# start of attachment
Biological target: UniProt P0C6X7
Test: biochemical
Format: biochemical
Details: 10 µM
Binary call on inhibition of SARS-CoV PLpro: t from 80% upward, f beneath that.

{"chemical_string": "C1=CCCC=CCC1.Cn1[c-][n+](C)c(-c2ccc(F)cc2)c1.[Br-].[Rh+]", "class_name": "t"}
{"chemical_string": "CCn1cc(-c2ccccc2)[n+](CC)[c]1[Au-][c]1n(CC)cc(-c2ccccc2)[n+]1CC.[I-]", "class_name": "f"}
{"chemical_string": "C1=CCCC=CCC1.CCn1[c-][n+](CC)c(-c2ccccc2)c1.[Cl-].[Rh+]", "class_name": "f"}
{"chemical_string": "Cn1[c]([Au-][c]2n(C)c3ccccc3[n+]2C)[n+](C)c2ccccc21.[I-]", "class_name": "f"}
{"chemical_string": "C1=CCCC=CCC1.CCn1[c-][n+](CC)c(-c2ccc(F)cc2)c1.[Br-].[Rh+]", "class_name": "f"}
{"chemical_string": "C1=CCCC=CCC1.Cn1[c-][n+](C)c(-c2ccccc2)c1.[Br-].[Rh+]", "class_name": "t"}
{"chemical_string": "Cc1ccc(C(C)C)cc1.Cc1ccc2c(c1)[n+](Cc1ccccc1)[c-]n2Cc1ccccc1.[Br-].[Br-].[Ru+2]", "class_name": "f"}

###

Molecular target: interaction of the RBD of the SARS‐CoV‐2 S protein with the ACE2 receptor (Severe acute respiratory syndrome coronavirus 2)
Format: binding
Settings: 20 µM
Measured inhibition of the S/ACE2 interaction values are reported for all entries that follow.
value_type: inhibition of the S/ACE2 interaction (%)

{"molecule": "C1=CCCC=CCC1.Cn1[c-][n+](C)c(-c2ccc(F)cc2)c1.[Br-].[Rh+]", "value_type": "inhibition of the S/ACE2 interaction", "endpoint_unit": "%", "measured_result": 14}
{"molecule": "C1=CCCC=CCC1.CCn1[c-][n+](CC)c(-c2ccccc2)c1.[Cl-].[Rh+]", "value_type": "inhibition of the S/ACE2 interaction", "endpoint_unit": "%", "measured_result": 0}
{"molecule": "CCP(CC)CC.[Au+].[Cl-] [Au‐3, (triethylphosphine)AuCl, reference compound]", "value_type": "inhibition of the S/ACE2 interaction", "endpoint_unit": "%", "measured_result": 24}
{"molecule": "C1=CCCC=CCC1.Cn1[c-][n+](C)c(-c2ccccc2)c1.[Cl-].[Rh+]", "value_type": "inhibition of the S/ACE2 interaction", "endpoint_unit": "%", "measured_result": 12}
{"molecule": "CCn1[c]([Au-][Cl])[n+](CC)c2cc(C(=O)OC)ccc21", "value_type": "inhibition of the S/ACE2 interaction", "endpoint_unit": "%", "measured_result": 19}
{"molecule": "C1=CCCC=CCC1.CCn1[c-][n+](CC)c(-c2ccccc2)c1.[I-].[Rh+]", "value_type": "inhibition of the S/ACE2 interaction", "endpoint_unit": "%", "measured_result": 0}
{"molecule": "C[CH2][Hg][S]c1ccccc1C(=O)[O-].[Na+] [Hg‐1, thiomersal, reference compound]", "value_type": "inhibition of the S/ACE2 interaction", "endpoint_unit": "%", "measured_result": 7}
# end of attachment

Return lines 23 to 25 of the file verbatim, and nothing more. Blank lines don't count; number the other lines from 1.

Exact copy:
{"molecule": "CCn1[c]([Au-][Cl])[n+](CC)c2cc(C(=O)OC)ccc21", "value_type": "inhibition of the S/ACE2 interaction", "endpoint_unit": "%", "measured_result": 19}
{"molecule": "C1=CCCC=CCC1.CCn1[c-][n+](CC)c(-c2ccccc2)c1.[I-].[Rh+]", "value_type": "inhibition of the S/ACE2 interaction", "endpoint_unit": "%", "measured_result": 0}
{"molecule": "C[CH2][Hg][S]c1ccccc1C(=O)[O-].[Na+] [Hg‐1, thiomersal, reference compound]", "value_type": "inhibition of the S/ACE2 interaction", "endpoint_unit": "%", "measured_result": 7}